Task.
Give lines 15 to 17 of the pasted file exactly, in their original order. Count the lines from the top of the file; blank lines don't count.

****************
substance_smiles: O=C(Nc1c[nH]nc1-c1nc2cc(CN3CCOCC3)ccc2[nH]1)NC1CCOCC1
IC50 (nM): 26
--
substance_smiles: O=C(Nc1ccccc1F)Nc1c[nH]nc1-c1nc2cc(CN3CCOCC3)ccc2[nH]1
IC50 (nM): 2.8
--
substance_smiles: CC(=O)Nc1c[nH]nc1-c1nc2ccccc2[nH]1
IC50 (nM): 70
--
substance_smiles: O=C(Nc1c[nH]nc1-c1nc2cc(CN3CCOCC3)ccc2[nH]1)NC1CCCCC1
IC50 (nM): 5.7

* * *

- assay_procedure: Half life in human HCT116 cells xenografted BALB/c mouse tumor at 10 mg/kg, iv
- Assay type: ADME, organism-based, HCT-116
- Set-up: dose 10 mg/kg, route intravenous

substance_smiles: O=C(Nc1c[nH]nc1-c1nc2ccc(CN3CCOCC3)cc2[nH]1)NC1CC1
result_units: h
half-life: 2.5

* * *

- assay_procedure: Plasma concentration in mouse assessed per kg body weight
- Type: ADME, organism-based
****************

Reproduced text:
- Set-up: dose 10 mg/kg, route intravenous

substance_smiles: O=C(Nc1c[nH]nc1-c1nc2ccc(CN3CCOCC3)cc2[nH]1)NC1CC1
result_units: h